Let’s talk (if we can) about interruptions

Knock, Knock

Who’s There?

Interrupting Cow

Interrupting Cow W…


Is that a joke in your house right now? Or maybe a little more like a theme? In recent conversations with a couple of different parents, I’m hearing that children are interrupting conversations on the regular, not with mooing, though…with screams and screeches, repetitive pleas for attention, and sometimes with smacks or bites.

What to do? Especially when things like pausing your conversation and letting your child know you can be with them in a moment…or letting them hold your hand and sit in your lap while you finish your conversation…or giving them a note pad so they can ‘write’ down what they want to talk with you about…fail miserably?

I wish I had a tidy answer, a solution or a turn of phrase that would immediately bring your child satisfaction in quietly waiting for you to finish your conversation…but I don’t. Unfortunately, interrupting is something that some children experiment with more than others, but most children do go through this phase to some degree (don’t we all?). If it is a persistent issue in your house, I encourage you to do two things…zoom in, and zoom out.

First, zoom in.

Is there a pattern to the interruptions? Maybe it happens at a certain time of day or during a certain type of situation? For example, does it happen on work calls? It could be helpful to give your child the heads up that you are going to be unavailable in ten minutes when your call starts, but you can give them some undivided attention and care right now. In other words, slow down, let them know what’s going to happen, and then fill them up. Then give them some options for things they can keep themselves occupied with while you are on your call. Invite them into the process of problem-solving this issue.

Or maybe it happens at a particular time of day…is your child hungry or tired? Are you? As I witnessed clearly today, when a parent’s resources are low, children seem keen to really dig into boundaries and testing. It’s not coming from a place of malice (I promise!), but more of a “do you still hold this boundary (love me?) when you are emotionally pulled away a bit?” And that’s what happens when we feel poorly…hungry, tired, sick, or emotional…we pull in and away a little, protecting ourselves. That’s not at all a bad or wrong thing, but children feel it. And when we pull away, they lean in. So, make sure you’re taking care of your own physical and emotional resources, as best you can, as well as meeting theirs.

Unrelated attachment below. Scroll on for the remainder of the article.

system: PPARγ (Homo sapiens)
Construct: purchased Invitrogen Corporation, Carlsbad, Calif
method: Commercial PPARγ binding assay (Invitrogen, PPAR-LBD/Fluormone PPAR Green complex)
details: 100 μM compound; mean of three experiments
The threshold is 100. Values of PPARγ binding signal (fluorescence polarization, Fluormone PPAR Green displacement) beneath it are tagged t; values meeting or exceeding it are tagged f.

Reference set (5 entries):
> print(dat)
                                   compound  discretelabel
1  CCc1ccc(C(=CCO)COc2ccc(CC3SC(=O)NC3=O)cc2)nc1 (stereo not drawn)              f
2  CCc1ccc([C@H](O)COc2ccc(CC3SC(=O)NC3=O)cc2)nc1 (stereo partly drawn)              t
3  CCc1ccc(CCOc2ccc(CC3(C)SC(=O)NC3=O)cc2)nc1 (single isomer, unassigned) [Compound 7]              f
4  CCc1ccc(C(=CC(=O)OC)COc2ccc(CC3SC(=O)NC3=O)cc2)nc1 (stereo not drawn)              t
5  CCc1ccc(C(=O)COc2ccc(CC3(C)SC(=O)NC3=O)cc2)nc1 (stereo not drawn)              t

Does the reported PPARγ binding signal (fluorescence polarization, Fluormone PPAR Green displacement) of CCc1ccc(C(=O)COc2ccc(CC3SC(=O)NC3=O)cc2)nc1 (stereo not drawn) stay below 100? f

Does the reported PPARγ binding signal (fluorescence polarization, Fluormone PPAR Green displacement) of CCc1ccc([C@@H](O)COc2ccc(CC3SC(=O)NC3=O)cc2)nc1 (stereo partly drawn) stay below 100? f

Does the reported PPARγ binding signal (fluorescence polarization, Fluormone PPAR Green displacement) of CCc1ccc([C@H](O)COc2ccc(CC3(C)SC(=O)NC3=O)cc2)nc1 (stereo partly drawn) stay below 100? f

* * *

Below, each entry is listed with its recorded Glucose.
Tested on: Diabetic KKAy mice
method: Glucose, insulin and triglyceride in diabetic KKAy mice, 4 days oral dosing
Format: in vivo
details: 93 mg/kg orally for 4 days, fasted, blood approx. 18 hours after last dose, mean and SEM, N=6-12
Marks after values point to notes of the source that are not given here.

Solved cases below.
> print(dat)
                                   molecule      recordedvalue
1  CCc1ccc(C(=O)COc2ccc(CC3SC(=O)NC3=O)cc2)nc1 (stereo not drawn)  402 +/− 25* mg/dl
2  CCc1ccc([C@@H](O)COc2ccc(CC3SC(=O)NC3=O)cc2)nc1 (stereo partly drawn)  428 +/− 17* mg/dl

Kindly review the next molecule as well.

I would also add that it is important to look at your own behaviors in terms of interruptions. In a busy house, with lots of things to get done and to be expressed, interruptions may be a part of communication…either between you and your spouse, or between you and your child. It might help to make a concerted effort to model how you would like for your child to make bids for attention. For example, you might say to your wife: “I see you and Miriam are chatting. When you’re done, I have a question.”

And I suppose the last piece of zooming in would be approaching this behavior with a sense of wonder…what on earth is going on in your child’s head when they decide to interrupt? Starting with a sense of curiosity, instead of immediately leaping to “omg, this is maddening! She’s doing it deliberately to get a rise out of me!!!” can give you enough of a pause to slow down. You may realize you have been bopping from one thing to the next to the next to the next and your child is just in desperate need of a little connection (or sustenance). Or you may well discover that nope, she really is doing it to get a rise out of you…but that little pause can give you the opportunity to respond instead of react. And I’m going to talk about ways you can respond, but before I do…

Let’s zoom out a little.

One of my favorite child developmental theorists when I was in school was Urie Bronfenbrenner. To be honest, a lot of the reason was because I loved saying his name. Try it: Bron-fen-bren-ner. Fun right? But I also love his theory. In it, he reminds us that there are all kinds of outside influences (he calls them ‘systems’) impacting our children, some (like you and your immediate family and caregivers and your ideas about parenting as well as siblings, peers and friends they see regularly) affect children directly. And, of course, each child’s individual temperament, health, proclivities, interests, etc. will play a role in how people relate to him or her. But it goes significantly beyond that, recognizing that the interactions parents and others within their microsystem (say, at your workplace, your place of worship, your gym, your child’s school, the grocery store…) will impact your child indirectly because of the way we are shaped by our experiences in the world. And, going further, all of those things are influenced by the family’s place in the world: in society and culture. And then throw in life shifts and changes (like moving, starting school, getting a new job, divorce (cough…pandemic…) …all of these things play a role in shaping your child’s development.